Sharpe’s Tiger – Bernard Cornwell

Book cover for Sharpe's Tiger by Bernard Cornwell

Title: Sharpe’s Tiger
Author: Bernard Cornwell
Published by: HarperCollins
Publication date: 2nd June 1997
Genre: Historical Fiction
Pages: 402
Format: eBook
Source: Private Collection

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When a senior British officer is captured by the Tippoo of Mysore’s forces, Richard Sharpe is offered a chance to attempt a rescue, which in turn offers an escape from the tyrannical Sergeant Obadiah Hakeswill.

But in fleeing Hakeswill, Sharpe enters the exotic and dangerous world of the Tippoo. An adventure that will require all of his wits just to stay alive, let alone save the British army from catastrophe…


Rating: 5 out of 5.

I picked up this book on a bit of a silly whim. Recently, my sister has been watching the Sharpe TV series and commented on how much the word Bastard is used. I was curious to see if this was something that was taken from the source material or not…

Sharpe’s Tiger is the first book, chronologically, in the long-standing Sharpe series of novels and therefore the first that I have read. Where it sits in the writing order I am not sure, but it seemed like the sensible place to start. Set in 1799, Private Sharpe finds himself on campaign in India with the British Army. The Siege of Seringapatam, a major confrontation in the Mysore War between the British East India Company and the Kingdom of Mysore.

The plot of Sharpe’s Tiger put fictional character Private Richard Sharpe in the Siege of Seringapatam – a non-fictional event. It starts by detailing the trials and tribulations between Private Sharpe and the Sergeants and Officers around him, giving a solid grounding in the character relationships that are to develop throughout the book and, hopefully, the rest of the series of novels.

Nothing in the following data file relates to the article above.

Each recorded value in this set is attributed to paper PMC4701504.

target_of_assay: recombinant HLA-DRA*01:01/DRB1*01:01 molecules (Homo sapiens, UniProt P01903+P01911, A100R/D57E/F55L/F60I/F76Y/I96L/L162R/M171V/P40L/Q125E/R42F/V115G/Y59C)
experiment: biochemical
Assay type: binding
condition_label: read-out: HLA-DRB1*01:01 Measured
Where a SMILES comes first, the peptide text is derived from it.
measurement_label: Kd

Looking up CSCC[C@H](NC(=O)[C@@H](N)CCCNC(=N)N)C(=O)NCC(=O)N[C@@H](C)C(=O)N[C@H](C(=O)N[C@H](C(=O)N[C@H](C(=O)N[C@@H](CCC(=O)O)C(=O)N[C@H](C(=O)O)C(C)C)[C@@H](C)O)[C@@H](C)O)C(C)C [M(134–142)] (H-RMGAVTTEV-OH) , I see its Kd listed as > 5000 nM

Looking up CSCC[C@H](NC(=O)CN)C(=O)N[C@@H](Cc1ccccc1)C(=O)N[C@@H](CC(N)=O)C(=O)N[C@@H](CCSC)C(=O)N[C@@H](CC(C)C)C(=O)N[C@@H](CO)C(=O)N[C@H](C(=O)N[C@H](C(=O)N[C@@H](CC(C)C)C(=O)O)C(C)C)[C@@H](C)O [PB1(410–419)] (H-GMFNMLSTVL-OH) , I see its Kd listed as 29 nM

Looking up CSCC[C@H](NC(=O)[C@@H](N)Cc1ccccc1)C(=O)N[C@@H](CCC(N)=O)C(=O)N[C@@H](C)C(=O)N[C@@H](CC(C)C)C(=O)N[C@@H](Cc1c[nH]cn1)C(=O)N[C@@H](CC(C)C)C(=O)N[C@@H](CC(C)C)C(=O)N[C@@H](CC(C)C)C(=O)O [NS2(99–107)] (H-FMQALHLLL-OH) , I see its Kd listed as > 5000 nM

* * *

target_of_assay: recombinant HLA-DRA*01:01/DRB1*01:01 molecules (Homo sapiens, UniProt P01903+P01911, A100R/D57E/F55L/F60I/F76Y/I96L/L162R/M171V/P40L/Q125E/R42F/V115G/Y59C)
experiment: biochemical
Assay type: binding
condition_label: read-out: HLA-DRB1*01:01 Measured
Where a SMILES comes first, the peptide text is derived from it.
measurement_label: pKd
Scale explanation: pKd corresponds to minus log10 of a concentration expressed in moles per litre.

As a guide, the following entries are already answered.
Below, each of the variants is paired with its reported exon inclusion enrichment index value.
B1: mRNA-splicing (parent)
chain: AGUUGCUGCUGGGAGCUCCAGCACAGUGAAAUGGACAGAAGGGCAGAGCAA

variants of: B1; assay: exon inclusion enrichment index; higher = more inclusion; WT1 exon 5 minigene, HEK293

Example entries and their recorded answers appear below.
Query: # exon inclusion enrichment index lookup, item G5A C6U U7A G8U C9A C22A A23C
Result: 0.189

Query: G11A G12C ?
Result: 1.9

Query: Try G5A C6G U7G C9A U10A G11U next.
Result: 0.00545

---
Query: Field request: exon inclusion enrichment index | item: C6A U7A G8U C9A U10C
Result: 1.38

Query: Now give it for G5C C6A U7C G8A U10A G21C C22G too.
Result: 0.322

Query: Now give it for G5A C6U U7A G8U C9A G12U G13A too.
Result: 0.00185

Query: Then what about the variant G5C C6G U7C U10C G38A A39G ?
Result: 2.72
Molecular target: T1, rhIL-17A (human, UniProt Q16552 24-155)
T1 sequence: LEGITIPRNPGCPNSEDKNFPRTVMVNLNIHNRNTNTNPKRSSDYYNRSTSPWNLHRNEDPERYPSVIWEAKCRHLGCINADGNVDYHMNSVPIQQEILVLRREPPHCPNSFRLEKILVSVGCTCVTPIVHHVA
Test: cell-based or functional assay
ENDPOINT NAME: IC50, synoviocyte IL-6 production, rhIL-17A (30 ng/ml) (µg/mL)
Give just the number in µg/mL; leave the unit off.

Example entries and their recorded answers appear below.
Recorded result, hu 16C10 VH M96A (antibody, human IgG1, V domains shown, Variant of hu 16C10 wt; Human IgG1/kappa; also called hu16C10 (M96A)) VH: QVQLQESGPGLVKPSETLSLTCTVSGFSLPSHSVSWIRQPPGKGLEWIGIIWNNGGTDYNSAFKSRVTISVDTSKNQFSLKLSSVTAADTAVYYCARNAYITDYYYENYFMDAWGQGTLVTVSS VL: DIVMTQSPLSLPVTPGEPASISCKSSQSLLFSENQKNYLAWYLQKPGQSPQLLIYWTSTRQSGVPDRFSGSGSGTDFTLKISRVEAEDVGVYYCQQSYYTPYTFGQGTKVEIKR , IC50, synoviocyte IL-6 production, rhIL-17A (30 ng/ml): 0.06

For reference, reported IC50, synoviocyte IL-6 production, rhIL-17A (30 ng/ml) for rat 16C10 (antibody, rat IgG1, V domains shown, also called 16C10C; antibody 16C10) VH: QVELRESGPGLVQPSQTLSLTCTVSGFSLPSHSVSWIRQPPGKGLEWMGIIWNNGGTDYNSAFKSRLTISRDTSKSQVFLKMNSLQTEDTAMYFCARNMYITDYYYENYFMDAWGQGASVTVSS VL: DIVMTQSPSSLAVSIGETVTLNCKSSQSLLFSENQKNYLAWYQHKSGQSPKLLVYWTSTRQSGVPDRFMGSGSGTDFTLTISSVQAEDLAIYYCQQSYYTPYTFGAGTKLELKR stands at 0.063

I think it should go without saying that Sharpe is a fantastic lead character. He is a soldier through and through. He’s a devilish rogue that you instantly sympathise with and connect to. He’s personable in his own, unique way and an absolute pleasure to read about. There is a credibility to him and his situation in Sharpe’s Tiger. He is a charismatic lead with strong positive traits at his heart but isn’t untouchable when it comes to his flaws; he likes killing a bit too much, loots and has a very dubious background.

Around Private Sharpe are other characters that are as superbly written. I’ve not found myself disliking (and fascinated by this notion) a character in a book for a long time, but Sergeant Obadiah Hakeswill really brought out my ire! I’ve stated before, to write a likeable good guy is far far easier than it is to write a detestable bad guy. I can only praise Bernard Cornwell for the work that he put into the unhinged Sergeant!

There are a handful of other note-able characters, Tippoo Sahib, the main ‘antagonist’ of the story and those around him are also expertly crafted. It is through him that the story gains part of its title. The descriptions of Seringapatam, where the Tippoo lives, are wonderfully crafted. Involving the indulgences of a very wealthy ruler; tigers, gold, jewels and a model of a tiger tearing apart a Redcoat Soldier. (Now viewable in the V&A) Although he is the ‘enemy’ of the siege and does some despicable things, he is written as a courageous man and worthy of his station.